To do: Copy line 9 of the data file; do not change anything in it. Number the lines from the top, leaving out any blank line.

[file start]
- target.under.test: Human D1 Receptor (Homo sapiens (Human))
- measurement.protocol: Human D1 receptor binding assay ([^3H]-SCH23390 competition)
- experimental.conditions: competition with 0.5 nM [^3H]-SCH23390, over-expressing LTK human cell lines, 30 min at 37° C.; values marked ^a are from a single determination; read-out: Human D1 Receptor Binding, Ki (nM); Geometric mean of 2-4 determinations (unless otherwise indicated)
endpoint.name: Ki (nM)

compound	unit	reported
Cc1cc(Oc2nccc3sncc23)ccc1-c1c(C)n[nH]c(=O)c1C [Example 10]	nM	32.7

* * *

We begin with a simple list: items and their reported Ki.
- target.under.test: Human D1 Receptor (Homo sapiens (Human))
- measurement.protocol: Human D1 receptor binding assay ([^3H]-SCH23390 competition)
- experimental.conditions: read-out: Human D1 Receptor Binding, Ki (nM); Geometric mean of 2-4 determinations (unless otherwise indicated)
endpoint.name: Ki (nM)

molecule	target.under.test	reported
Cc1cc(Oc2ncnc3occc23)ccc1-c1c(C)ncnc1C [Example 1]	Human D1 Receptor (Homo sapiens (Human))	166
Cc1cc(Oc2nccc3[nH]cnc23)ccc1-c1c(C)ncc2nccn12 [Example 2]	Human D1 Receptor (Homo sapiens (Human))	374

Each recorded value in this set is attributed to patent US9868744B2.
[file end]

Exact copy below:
- target.under.test: Human D1 Receptor (Homo sapiens (Human))